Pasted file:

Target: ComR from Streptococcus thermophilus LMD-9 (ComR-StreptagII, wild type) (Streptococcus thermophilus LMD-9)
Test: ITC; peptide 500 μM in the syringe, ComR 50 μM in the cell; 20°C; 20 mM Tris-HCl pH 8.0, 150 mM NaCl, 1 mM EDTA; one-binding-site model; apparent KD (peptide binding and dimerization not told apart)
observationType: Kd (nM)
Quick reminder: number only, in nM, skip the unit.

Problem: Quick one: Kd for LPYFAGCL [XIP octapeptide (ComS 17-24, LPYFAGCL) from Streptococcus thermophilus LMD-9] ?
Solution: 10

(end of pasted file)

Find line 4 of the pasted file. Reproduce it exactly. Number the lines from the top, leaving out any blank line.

Quick reminder: number only, in nM, skip the unit.